On June 26, 2013, in United States v. Windsor, 133 S. Ct. 2675 (U.S. 2013), the Supreme Court of the United States struck down Section 3 of the Defense of Marriage Act ("DOMA"), which provided a Federal definition of "marriage" that restricted its application to heterosexual couples.  As a result of Section 3 being held unconstitutional, there no longer remains a Federal definition of "marriage," and the Federal government will look solely to State law for its definition.  On August 29, 2013 the Internal Revenue Service issued Revenue Ruling 2013-17.[6]  Revenue Ruling 2013-17 provides that for Federal tax purposes, the terms "spouse," "husband and wife" and "wife" include an individual married to a person of the same sex if the individuals are lawfully married under State law, and the term "marriage" includes such a marriage between individuals of the same sex.  Revenue Ruling 2013-17 further provides that for Federal tax purposes a marriage of same-sex individuals that was validly entered into in a State whose laws authorize the marriage of two individuals of the same sex will be recognized, even if the married couple now lives in a State that does not recognize the validity of same-sex marriages.  Revenue Ruling 2013-17 became effective September 16, 2013.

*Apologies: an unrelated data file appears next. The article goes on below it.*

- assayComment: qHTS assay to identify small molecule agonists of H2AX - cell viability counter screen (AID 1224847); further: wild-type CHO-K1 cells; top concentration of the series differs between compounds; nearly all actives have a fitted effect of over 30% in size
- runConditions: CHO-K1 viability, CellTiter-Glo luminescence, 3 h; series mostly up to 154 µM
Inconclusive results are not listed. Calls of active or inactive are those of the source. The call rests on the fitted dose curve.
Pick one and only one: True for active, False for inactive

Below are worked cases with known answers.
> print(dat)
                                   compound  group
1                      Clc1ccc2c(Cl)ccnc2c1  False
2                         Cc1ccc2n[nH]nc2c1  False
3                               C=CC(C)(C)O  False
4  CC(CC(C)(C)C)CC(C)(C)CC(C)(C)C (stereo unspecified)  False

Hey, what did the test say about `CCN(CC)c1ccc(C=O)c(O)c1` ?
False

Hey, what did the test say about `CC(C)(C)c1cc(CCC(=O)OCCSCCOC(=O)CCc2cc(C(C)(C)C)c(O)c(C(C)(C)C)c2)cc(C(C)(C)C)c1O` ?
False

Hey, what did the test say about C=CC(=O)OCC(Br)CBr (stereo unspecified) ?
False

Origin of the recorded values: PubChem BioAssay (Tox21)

On September 18, 2013 the DOL issued Technical Release 2013-04[7] which has parallel language to that of Revenue Ruling 2013-17.  The Technical Release provides that the term "spouse" will include individuals who are lawfully married under any State's law, including individuals married to a person of the same sex who were legally married in a State that recognizes such marriages, but who are domiciled in a State that does not recognize such marriages.  Furthermore, the Technical Release defines the term "State" to mean any State of the United States, the District of Columbia, Puerto Rico, the Virgin Islands, American Samoa, Guam, Wake Island, the Northern Mariana Islands, any other territory of the United States, and any foreign jurisdiction having the legal authority to sanction marriages.